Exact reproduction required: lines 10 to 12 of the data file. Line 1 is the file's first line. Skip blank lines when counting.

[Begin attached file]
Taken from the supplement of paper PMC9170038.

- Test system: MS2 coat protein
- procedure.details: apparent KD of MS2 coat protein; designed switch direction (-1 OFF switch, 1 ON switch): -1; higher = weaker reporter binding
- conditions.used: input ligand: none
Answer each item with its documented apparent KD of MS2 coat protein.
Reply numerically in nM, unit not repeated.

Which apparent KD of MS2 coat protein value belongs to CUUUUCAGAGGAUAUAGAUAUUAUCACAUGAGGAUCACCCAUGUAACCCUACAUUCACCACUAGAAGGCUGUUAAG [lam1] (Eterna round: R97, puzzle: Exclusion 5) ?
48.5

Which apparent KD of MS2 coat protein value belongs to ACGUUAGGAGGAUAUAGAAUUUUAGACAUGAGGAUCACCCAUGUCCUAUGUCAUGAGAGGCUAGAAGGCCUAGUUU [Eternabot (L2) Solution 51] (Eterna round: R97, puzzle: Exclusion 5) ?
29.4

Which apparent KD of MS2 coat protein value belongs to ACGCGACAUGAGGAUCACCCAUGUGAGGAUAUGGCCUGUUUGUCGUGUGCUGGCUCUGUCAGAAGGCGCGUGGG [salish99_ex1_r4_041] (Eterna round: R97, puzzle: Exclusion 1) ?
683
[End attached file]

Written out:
29.4

Which apparent KD of MS2 coat protein value belongs to ACGCGACAUGAGGAUCACCCAUGUGAGGAUAUGGCCUGUUUGUCGUGUGCUGGCUCUGUCAGAAGGCGCGUGGG [salish99_ex1_r4_041] (Eterna round: R97, puzzle: Exclusion 1) ?
683